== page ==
Between Nov 27, 2013, and Dec 20, 2018, 1173 patients were enrolled (one patient subsequently withdrew consent for analysis of his data) and assigned to receive standard of care (n=296), standard of care plus radiotherapy (n=293), standard of care plus abiraterone (n=292), or standard of care plus radiotherapy plus abiraterone (n=291). Median follow-up was 3·5 years (IQR 2·8–4·6) for radiographic progression-free survival and 4·4 years (3·5–5·4) for overall survival. Adjusted Cox regression modelling revealed no interaction between abiraterone and radiotherapy, enabling the pooled analysis of abiraterone efficacy. In the overall population, patients assigned to receive abiraterone (n=583) had longer radiographic progression-free survival (hazard ratio [HR] 0·54, 99·9% CI 0·41–0·71; p<0·0001) and overall survival (0·82, 95·1% CI 0·69–0·98; p=0·030) than patients who did not receive abiraterone (n=589). In the androgen deprivation therapy with docetaxel population (n=355 in both with abiraterone and without abiraterone groups), the HRs were consistent (radiographic progression-free survival 0·50, 99·9% CI 0·34–0·71; p<0·0001; overall survival 0·75, 95·1% CI 0·59–0·95; p=0·017). In the androgen deprivation therapy with docetaxel population, grade 3 or worse adverse events occurred in 217 (63%) of 347 patients who received abiraterone and 181 (52%) of 350 who did not; hypertension had the largest difference in occurrence (76 [22%] patients and 45 [13%], respectively). Addition of abiraterone to androgen deprivation therapy plus docetaxel did not increase the rates of neutropenia, febrile neutropenia, fatigue, or neuropathy compared with androgen deprivation therapy plus docetaxel alone.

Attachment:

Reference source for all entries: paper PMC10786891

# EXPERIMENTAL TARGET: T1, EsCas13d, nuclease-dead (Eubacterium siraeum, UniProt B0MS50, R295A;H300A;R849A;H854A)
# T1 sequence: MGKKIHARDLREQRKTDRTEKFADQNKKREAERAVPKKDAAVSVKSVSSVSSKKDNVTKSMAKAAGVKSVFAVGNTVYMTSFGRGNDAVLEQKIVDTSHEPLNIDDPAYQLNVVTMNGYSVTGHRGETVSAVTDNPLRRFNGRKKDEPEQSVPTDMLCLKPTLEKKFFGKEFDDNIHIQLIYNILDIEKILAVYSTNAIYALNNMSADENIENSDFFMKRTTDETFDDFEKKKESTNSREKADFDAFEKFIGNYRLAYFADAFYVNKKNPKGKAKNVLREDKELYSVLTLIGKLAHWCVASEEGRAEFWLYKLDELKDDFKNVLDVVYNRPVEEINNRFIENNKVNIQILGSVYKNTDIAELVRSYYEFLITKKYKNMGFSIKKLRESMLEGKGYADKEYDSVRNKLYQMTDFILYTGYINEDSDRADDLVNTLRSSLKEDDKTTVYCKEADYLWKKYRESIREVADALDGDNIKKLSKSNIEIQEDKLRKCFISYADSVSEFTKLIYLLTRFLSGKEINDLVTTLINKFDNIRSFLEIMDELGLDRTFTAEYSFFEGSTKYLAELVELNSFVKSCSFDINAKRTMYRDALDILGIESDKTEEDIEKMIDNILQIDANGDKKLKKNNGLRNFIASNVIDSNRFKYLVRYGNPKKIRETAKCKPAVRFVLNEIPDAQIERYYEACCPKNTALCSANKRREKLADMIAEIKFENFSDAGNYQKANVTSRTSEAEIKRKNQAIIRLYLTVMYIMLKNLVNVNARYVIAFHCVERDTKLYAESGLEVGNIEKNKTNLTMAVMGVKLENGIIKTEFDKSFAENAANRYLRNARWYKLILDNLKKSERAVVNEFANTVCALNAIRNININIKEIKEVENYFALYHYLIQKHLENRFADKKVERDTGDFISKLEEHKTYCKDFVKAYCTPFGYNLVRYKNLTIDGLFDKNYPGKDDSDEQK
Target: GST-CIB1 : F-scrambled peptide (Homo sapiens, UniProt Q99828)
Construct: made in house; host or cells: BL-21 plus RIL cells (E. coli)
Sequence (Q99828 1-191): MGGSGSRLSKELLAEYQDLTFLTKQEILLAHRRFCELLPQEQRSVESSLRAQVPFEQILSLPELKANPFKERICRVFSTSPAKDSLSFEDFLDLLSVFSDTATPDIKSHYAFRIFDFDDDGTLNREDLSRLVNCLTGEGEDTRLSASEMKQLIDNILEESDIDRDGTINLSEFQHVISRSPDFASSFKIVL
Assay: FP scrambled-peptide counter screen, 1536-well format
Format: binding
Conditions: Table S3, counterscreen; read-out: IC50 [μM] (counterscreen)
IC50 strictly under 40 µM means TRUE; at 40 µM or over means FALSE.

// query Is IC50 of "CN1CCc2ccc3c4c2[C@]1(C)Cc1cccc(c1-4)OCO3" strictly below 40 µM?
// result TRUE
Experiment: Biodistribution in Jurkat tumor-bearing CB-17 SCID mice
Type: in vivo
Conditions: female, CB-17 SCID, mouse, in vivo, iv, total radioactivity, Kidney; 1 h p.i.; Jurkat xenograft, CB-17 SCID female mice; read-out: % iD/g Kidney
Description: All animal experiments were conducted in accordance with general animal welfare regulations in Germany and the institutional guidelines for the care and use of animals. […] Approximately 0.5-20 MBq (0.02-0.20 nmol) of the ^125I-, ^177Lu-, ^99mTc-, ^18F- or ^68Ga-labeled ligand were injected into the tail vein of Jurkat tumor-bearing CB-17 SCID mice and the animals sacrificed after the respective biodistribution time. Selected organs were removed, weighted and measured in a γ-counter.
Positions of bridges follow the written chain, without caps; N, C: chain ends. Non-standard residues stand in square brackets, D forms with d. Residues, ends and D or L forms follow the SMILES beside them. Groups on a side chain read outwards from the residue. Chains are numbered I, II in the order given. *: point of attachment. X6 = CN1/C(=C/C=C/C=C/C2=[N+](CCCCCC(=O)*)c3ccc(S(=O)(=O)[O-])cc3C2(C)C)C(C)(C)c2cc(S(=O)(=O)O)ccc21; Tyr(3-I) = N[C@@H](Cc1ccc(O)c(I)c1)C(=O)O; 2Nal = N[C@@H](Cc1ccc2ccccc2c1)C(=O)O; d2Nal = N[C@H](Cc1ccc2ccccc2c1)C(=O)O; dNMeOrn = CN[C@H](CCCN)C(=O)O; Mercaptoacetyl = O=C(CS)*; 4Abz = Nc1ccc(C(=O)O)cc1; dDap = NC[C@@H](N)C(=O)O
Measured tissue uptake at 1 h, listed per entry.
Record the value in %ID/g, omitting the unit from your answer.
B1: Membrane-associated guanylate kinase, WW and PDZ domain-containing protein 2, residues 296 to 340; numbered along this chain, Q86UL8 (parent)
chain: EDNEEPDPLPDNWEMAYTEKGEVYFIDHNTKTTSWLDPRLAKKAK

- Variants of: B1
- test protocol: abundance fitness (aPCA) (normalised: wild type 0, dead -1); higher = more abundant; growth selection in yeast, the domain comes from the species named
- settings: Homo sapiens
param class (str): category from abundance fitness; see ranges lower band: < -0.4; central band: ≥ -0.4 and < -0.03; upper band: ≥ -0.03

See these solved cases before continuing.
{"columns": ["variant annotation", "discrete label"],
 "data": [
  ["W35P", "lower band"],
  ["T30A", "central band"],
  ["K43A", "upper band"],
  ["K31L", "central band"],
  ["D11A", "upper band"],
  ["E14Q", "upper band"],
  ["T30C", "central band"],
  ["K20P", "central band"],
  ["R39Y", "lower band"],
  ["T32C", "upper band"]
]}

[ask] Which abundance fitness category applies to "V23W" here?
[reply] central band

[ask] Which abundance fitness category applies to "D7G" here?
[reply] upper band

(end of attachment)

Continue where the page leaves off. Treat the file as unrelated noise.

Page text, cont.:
Interpretation

Combining androgen deprivation therapy, docetaxel, and abiraterone in de novo metastatic castration-sensitive prostate cancer improved overall survival and radiographic progression-free survival with a modest increase in toxicity, mostly hypertension. This triplet therapy could become a standard of care for these patients.